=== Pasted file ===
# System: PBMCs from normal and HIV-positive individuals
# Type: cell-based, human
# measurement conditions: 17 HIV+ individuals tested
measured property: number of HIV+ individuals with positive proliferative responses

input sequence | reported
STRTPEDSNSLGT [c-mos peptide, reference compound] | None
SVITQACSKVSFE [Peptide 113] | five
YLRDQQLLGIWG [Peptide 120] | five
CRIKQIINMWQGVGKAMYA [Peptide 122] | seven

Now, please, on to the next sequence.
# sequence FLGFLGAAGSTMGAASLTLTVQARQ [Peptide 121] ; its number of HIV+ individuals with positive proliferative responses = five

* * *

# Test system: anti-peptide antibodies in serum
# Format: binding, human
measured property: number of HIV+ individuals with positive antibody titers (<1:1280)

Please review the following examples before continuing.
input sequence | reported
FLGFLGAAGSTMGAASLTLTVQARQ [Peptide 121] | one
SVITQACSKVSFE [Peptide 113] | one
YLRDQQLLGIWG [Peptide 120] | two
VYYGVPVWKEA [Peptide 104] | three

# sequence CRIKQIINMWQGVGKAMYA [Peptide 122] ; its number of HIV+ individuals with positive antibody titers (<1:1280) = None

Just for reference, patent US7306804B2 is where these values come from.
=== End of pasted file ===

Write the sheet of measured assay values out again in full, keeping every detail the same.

# System: PBMCs from normal and HIV-positive individuals
# Type: cell-based, human
# measurement conditions: 17 HIV+ individuals tested
measured property: number of HIV+ individuals with positive proliferative responses

input sequence | reported
STRTPEDSNSLGT [c-mos peptide, reference compound] | None
SVITQACSKVSFE [Peptide 113] | five
YLRDQQLLGIWG [Peptide 120] | five
CRIKQIINMWQGVGKAMYA [Peptide 122] | seven

Now, please, on to the next sequence.
# sequence FLGFLGAAGSTMGAASLTLTVQARQ [Peptide 121] ; its number of HIV+ individuals with positive proliferative responses = five

* * *

# Test system: anti-peptide antibodies in serum
# Format: binding, human
measured property: number of HIV+ individuals with positive antibody titers (<1:1280)

Please review the following examples before continuing.
input sequence | reported
FLGFLGAAGSTMGAASLTLTVQARQ [Peptide 121] | one
SVITQACSKVSFE [Peptide 113] | one
YLRDQQLLGIWG [Peptide 120] | two
VYYGVPVWKEA [Peptide 104] | three

# sequence CRIKQIINMWQGVGKAMYA [Peptide 122] ; its number of HIV+ individuals with positive antibody titers (<1:1280) = None

Just for reference, patent US7306804B2 is where these values come from.